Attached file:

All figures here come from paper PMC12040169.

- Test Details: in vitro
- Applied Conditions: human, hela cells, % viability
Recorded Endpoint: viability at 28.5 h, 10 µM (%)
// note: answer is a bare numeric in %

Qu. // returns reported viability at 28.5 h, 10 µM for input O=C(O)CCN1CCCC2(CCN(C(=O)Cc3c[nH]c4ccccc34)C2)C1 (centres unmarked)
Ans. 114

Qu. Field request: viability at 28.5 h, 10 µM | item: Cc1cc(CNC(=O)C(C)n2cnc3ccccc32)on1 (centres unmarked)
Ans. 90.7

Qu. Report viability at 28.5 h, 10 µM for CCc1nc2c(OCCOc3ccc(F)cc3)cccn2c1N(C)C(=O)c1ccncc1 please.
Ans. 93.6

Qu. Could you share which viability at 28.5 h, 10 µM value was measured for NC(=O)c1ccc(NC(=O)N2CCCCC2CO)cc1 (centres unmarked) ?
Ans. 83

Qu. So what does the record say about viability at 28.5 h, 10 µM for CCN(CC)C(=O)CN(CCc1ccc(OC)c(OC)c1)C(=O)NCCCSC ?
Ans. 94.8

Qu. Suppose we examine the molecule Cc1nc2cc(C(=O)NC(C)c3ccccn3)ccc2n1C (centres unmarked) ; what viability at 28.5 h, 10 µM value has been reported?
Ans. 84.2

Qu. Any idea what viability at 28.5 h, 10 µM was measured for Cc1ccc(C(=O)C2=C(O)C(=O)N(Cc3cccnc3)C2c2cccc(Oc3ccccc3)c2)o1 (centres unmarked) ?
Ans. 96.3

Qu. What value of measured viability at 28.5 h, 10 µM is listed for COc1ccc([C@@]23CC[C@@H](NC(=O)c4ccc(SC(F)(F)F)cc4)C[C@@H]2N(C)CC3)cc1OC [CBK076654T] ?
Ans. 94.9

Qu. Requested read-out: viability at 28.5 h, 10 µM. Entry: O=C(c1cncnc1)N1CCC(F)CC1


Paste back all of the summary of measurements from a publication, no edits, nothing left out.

All figures here come from paper PMC12040169.

- Test Details: in vitro
- Applied Conditions: human, hela cells, % viability
Recorded Endpoint: viability at 28.5 h, 10 µM (%)
// note: answer is a bare numeric in %

Qu. // returns reported viability at 28.5 h, 10 µM for input O=C(O)CCN1CCCC2(CCN(C(=O)Cc3c[nH]c4ccccc34)C2)C1 (centres unmarked)
Ans. 114

Qu. Field request: viability at 28.5 h, 10 µM | item: Cc1cc(CNC(=O)C(C)n2cnc3ccccc32)on1 (centres unmarked)
Ans. 90.7

Qu. Report viability at 28.5 h, 10 µM for CCc1nc2c(OCCOc3ccc(F)cc3)cccn2c1N(C)C(=O)c1ccncc1 please.
Ans. 93.6

Qu. Could you share which viability at 28.5 h, 10 µM value was measured for NC(=O)c1ccc(NC(=O)N2CCCCC2CO)cc1 (centres unmarked) ?
Ans. 83

Qu. So what does the record say about viability at 28.5 h, 10 µM for CCN(CC)C(=O)CN(CCc1ccc(OC)c(OC)c1)C(=O)NCCCSC ?
Ans. 94.8

Qu. Suppose we examine the molecule Cc1nc2cc(C(=O)NC(C)c3ccccn3)ccc2n1C (centres unmarked) ; what viability at 28.5 h, 10 µM value has been reported?
Ans. 84.2

Qu. Any idea what viability at 28.5 h, 10 µM was measured for Cc1ccc(C(=O)C2=C(O)C(=O)N(Cc3cccnc3)C2c2cccc(Oc3ccccc3)c2)o1 (centres unmarked) ?
Ans. 96.3

Qu. What value of measured viability at 28.5 h, 10 µM is listed for COc1ccc([C@@]23CC[C@@H](NC(=O)c4ccc(SC(F)(F)F)cc4)C[C@@H]2N(C)CC3)cc1OC [CBK076654T] ?
Ans. 94.9

Qu. Requested read-out: viability at 28.5 h, 10 µM. Entry: O=C(c1cncnc1)N1CCC(F)CC1